Intrapartum antibiotics for known maternal Group B streptococcal colonization

Women, men and children of all ages can be colonized with Group B streptococcus (GBS) bacteria without having any symptoms. Group B streptococcus are particularly found in the gastrointestinal tract, vagina and urethra. This is the situation in both developed and developing countries. About one in 2000 newborn babies have GBS bacterial infections, usually evident as respiratory disease, general sepsis, or meningitis within the first week. The baby contracts the infection from the mother during labor. Giving the mother an antibiotic directly into a vein during labor causes bacterial counts to fall rapidly, which suggests possible benefits but pregnant women need to be screened. Many countries have guidelines on screening for GBS in pregnancy and treatment with antibiotics. Some risk factors for an affected baby are preterm and low birthweight; prolonged labor; prolonged rupture of the membranes (more than 12 hours); severe changes in fetal heart rate during the first stage of labor; and gestational diabetes. Very few of the women in labor who are GBS positive give birth to babies who are infected with GBS and antibiotics can have harmful effects such as severe maternal allergic reactions, increase in drug-resistant organisms and exposure of newborn infants to resistant bacteria, and postnatal maternal and neonatal yeast infections.

This review finds that giving antibiotics is not supported by conclusive evidence. The review identified four trials involving 852 GBS positive women. Three trials, which were more than 20 years old, compared ampicillin or penicillin to no treatment and found no clear differences in newborn deaths although the occurrence of early GBS infection in the newborn was reduced with antibiotics. The antibiotics ampicillin and penicillin were no different from each other in one trial with 352 GBS positive women. All cases of perinatal GBS infections are unlikely to be prevented even if an effective vaccine is developed.

Authors' conclusions: 

Intrapartum antibiotic prophylaxis appeared to reduce EOGBSD, but this result may well be due to bias as we found a high risk of bias for one or more key domains in the study methodology and execution. There is lack of evidence from well designed and conducted trials to recommend IAP to reduce neonatal EOGBSD.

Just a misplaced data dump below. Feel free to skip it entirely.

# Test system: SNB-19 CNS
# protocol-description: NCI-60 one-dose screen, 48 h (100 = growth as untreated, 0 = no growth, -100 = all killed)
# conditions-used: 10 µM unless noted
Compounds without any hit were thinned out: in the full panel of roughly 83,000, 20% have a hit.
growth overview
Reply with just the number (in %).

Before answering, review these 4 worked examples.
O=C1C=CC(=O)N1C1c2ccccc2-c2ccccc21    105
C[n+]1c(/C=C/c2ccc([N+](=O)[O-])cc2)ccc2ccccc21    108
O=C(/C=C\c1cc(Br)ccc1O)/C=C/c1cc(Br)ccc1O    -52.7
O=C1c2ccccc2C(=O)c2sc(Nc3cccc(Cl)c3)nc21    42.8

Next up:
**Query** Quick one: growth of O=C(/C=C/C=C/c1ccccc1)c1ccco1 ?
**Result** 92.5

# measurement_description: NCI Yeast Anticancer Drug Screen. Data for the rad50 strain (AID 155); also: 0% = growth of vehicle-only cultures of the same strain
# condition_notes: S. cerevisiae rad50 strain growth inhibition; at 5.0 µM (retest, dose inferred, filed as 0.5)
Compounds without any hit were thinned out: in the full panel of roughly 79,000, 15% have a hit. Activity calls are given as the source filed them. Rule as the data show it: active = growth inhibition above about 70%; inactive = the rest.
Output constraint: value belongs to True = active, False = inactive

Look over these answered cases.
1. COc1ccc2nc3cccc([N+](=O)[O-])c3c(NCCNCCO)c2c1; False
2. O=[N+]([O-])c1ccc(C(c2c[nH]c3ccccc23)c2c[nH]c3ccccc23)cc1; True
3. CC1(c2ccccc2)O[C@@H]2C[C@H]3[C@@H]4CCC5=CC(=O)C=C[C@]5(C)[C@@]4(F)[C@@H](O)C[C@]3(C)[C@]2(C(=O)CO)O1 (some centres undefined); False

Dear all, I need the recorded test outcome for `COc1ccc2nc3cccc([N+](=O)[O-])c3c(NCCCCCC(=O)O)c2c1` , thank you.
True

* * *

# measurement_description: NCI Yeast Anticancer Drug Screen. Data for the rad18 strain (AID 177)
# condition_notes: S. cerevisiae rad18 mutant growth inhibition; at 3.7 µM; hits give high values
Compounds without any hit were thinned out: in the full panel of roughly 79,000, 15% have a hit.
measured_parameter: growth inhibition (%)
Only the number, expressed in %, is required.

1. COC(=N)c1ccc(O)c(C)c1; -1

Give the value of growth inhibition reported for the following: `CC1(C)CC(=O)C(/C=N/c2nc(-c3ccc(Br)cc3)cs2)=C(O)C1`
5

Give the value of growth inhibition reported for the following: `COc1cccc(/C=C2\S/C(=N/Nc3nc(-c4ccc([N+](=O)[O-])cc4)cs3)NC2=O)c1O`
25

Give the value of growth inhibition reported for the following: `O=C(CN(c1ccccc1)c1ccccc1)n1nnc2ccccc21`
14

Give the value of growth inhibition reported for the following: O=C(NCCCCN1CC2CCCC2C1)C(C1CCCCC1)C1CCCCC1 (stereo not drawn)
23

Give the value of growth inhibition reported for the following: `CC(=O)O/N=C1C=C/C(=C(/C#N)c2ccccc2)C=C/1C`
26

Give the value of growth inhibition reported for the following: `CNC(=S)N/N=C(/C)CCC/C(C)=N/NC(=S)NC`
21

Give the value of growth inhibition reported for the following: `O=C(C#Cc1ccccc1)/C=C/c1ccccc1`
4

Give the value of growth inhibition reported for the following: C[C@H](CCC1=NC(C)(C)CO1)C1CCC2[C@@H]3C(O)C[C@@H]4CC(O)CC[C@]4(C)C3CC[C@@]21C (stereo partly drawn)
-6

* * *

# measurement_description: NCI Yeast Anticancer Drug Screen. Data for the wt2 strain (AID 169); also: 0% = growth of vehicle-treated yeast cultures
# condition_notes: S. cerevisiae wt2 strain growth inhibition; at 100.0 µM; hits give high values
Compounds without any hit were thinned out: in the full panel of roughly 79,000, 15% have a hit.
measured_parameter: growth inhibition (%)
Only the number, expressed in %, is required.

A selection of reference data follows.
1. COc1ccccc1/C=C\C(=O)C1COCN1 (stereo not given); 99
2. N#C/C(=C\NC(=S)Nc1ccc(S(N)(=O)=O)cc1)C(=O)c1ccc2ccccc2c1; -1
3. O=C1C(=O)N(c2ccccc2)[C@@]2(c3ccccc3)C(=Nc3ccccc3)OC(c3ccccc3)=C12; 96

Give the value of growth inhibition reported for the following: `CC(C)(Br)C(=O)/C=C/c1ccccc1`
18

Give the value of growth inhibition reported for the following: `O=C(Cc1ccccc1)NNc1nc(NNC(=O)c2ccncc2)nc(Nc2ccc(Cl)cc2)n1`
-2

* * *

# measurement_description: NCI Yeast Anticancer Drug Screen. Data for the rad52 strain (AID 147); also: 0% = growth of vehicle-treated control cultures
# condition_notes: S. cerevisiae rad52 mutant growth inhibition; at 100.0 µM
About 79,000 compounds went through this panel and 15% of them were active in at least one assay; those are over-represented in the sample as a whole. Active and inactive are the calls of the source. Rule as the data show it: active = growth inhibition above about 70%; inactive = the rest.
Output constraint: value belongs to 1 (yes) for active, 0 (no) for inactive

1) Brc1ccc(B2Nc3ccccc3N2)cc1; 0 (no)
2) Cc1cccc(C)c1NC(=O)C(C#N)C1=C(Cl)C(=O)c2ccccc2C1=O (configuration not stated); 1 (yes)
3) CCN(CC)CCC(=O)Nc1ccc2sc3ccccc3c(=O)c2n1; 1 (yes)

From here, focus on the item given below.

Ideally the effectiveness of IAP to reduce neonatal GBS infections should be studied in adequately sized double-blind controlled trials. The opportunity to conduct such trials has likely been lost, as practice guidelines (albeit without good evidence) have been introduced in many jurisdictions.

Read the full abstract...

Maternal colonization with group B streptococcus (GBS) during pregnancy increases the risk of neonatal infection by vertical transmission. Administration of intrapartum antibiotic prophylaxis (IAP) during labor has been associated with a reduction in early onset GBS disease (EOGBSD). However, treating all colonized women during labor exposes a large number of women and infants to possible adverse effects without benefit.


To assess the effect of intrapartum antibiotics for maternal Group B haemolytic streptococci (GBS) colonization on mortality from any cause, from GBS infection and from organisms other than GBS.

Search strategy: 

We updated the search of the Cochrane Pregnancy and Childbirth Group's Trials Register on 11 March 2014.

Selection criteria: 

Randomized trials assessing the impact of maternal IAP on neonatal GBS infections were included.

Data collection and analysis: 

We independently assessed eligibility and quality of the studies.

Main results: 

We did not identify any new trials from the updated search so the results remain unchanged as follows.

We included four trials involving 852 women.

Three trials (involving 500 women) evaluating the effects of IAP versus no treatment were included. The use of IAP did not significantly reduce the incidence of all cause mortality, mortality from GBS infection or from infections caused by bacteria other than GBS. The incidence of early GBS infection was reduced with IAP compared to no treatment (risk ratio (RR) 0.17, 95% confidence interval (CI) 0.04 to 0.74, three trials, 488 infants; risk difference -0.04, 95% CI -0.07 to -0.01; number needed to treat to benefit 25, 95% CI 14 to 100, I² 0%). The incidence of LOD or sepsis from organisms other than GBS and puerperal infection was not significantly different between groups.

One trial (involving 352 women) compared intrapartum ampicillin versus penicillin and reported no significant difference in neonatal or maternal outcomes.

We found a high risk of bias for one or more key domains in the study methodology and execution.